Bucket list: Butchart Gardens

World-renowned Butchart Gardens on Vancouver Island in Canada draw almost a million visitors each year, testament to the creative couple that transformed a limestone quarry and cement works – and the ongoing care from subsequent generations of the same family.

The million or so bedding annuals make this garden something of a rarity – an old-fashioned display garden. Packed with colour and immaculately kept, Butchart Gardens is a crowd-pleaser at any time of year – thousands of bulbs in spring, flowers galore in summer (including roses), maples in autumn and heathers and snowdrops in winter.


The Sunken Garden. Photo: Sandra Simpson

Attracted by rich limestone deposits, Robert and Jennie Butchart opened a quarry and cement works on Vancouver Island, off Canada’s west coast, in 1904 before building a home on the site two years later and beginning a Japanese garden. The property is 12 miles from Victoria, the island’s main city.

Robert was born in Canada, though his parents were Scottish migrants. He married Jennie Kennedy, who had been planning to study art in Europe, in New York state in 1884. She was an adventurous young woman who enjoyed ballooning and flying and later became a qualified chemist, working for her husband’s business.

As the limestone was exhausted, Jennie saw the potential for a sunken garden – in 1909 there was a 1.4ha hole left the bottom of which Jennie, with the help of quarry staff, clothed with tonnes of topsoil.

Between 1906 and 1929, the Butcharts created a Japanese Garden on the seaside (so visitors arriving by boat at the cove would have a pleasant walk to the house), an Italian Garden on their former tennis court and a beautiful Rose Garden. Robert collected ornamental birds from all over the world, keeping ducks in the Star Pond, peacocks on the front lawn and with elaborate birdhouses throughout the gardens.


The Rose Garden includes a beautiful ‘tunnel’ walk. Photo: Sandra Simpson

It’s said that by 1915 Jennie had 18,000 visitors annually to Benvenuto (‘welcome’ in Italian), although refused to charge admission. She also served all her visitors – invited or not – tea, until the sheer number of people arriving made it impossible! On occasion, Jennie served the tea herself, sometimes not being recognised, and on one occasion received a tip from a visitor.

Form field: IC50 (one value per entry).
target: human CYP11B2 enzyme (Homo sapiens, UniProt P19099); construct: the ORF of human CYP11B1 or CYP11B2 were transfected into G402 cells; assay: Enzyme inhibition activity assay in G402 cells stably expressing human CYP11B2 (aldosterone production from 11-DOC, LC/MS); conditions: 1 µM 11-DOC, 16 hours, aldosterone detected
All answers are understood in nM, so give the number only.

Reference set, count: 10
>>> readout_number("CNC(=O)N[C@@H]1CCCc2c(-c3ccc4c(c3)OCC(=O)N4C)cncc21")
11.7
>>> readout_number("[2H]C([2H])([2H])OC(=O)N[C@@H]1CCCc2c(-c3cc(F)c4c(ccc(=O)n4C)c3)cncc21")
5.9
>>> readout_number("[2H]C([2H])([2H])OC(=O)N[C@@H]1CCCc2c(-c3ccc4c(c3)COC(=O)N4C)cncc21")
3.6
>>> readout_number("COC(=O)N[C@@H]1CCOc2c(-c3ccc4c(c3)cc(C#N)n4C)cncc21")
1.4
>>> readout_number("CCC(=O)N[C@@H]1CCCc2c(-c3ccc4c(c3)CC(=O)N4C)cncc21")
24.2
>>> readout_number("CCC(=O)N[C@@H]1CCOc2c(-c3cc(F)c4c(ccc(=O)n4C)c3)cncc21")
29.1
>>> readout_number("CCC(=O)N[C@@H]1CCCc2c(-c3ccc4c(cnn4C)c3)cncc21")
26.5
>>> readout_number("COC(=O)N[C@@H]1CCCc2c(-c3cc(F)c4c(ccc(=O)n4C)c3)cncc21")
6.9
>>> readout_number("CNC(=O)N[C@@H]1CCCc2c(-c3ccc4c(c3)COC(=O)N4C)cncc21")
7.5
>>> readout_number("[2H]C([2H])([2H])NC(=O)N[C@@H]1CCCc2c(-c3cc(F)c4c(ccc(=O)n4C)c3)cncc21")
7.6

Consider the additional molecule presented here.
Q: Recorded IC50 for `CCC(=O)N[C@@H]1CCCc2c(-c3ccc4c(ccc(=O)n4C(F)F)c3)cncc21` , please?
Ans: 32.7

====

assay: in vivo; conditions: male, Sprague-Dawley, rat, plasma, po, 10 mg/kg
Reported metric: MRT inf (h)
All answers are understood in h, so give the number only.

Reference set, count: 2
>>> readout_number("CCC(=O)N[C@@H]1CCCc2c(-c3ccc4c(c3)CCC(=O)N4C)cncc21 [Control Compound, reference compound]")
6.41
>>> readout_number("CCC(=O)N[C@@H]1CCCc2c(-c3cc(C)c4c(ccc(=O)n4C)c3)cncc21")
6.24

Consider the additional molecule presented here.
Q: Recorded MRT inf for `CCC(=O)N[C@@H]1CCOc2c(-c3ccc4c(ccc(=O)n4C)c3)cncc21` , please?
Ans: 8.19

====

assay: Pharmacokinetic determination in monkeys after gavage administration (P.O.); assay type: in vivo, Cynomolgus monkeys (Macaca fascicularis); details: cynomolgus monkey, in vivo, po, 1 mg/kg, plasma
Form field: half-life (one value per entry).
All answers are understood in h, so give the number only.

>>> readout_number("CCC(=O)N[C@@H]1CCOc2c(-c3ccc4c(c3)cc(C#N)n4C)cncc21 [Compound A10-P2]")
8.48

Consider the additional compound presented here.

In 1930, in appreciation of her generosity, she was named Victoria’s best citizen.

The area’s Mediterranean-type climate made gardening a pleasure for Jennie, who continued to develop the grounds until the couple gifted the 22ha property to their grandson, Ian Ross, in 1939 for his 21st birthday. Ian spent the war years in the Royal Canadian Navy and by 1945 realised Benvenuto needed urgent attention.

He decided to turn the garden into a self-sustaining tourist attraction and for more than 50 years was involved with every aspect, including planting annuals, initiating outdoor symphony concerts, and devising a billboard campaign that attracted tourists from as far south as California.

burchart-private garden

Jennie Butchart’s private garden isn’t open to the public. Photo: Sandra Simpson

Since Ian’s death in 1997 the property has been under the stewardship of firstly his son, Christopher (who produced elaborate summer fireworks shows from 1977 until his death in 2000), and now his daughter, Robin-Lee Clarke, with some 70 staff working at the property.

Butchart Gardens is regularly named one of the best gardens in the world and was designated a National Historic Site of Canada on its centenary in 2004.


Flowers everywhere. Photo: Sandra Simpson

In a 2011 interview, Rick Los, the gardens’ horticultural director, said:

“When people come here I want them to be overwhelmed by the beauty of what is possible in a garden. As soon as you turn on to our property, we want your first impression to be that the garden is clean and spotless and meticulous with lots of colour.

“If people go away happy and inspired, then I feel we have done a good job. But my first goal is to get them to say ‘Wow!’ We want them to have a wonderful experience from start to finish.”

All borders are planted at least twice during the year, some five times. A faded or decaying flower is not allowed to linger on a plant. Read more here, including his defence of the extensive use of “municipal” bedding plants.